By Susan Froyd
By Byron Graham
By Robin Edwards
By Bree Davies
By Josiah M. Hesse
By Bree Davies
By Susan Froyd
By Kate Gibbons
By cutting significant characters and shortening others' revelatory scenes, Potter changes and dilutes the context of Margaret's struggle -- which can be summed up as trying to "make it" in a man's world. Inexplicably, Potter cheapens Margaret's most famous speech, from Act IV, scene iv of Richard III, by using a few lines from it as an end-of-play send-off -- when the speech in question isn't a solitary play-ending valedictory but a penultimate indictment that, in Richard III, anyway, Margaret delivers in the presence of two women whose destinies mirror hers. And Potter mercilessly cuts Henry's most famous speech, "This battle fares like to the morning's war," a magnificent monologue that reveals much about the substance of Henry's character. Sure, he's "more given to prayer than worldly matters," but whittling down Henry's ruminations merely makes him sound like an idiot instead of a too-reflective sort who, since birth, has tragically relied on others -- including the Almighty -- to tell him what to do.
What's strange is that, by Potter's own admission, the great majority of Queen Margaret is lifted directly from Shakespeare's plays. So Potter is still asking the audience to view Margaret principally through the Bard's lens, which shows her as a catalyst and counterpoint to action -- not the central, heroic figure that Potter tries to make of her. By sticking with Shakespeare's basic storyline and treatment but altering both to emphasize Margaret, Potter has changed the focus of the plays without providing enough extra material to make Margaret the trilogy's leading character. Put another way, he's made a miniseries out of a TV show's supporting player -- a vibrant supporting player, to be sure -- while reducing the roles of the main characters and keeping the storyline, structure and dynamics intact. Which is sort of like giving Frasier his own series by watering down the other characters on Cheers and keeping the show set in a Boston bar.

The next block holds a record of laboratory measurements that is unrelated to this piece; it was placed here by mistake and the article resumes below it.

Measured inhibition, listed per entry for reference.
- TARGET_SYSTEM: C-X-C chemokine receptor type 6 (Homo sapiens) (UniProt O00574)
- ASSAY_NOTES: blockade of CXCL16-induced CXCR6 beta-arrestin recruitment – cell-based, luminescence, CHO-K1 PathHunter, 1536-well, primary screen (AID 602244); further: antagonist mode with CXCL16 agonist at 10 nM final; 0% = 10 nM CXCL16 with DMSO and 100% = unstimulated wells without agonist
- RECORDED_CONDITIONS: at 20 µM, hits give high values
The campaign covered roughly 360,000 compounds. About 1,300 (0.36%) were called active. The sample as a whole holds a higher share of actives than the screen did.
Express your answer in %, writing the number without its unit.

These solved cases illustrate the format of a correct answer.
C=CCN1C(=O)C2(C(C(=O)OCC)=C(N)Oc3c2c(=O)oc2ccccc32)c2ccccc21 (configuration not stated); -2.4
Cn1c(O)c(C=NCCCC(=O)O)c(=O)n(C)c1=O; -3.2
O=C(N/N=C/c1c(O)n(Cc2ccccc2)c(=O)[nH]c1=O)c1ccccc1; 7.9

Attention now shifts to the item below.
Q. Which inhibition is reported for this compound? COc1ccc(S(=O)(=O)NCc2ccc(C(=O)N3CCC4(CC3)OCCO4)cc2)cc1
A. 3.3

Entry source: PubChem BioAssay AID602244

If Potter were to add his own material -- especially some that illuminates Margaret's life before she marries Henry -- instead of distorting Shakespeare's trilogy, he might succeed in making Margaret into a heroic figure on a par with, say, the Bard's Richard II, Henry V or Richard III. As it is, she seems like a woman who, as she crawls toward banishment, has left too much unsaid. That might be a clever way to get the audience to see what happens to her next season in the CSF's planned production of Richard III, but it doesn't do enough to make Potter's brave attempt a compelling portrait.
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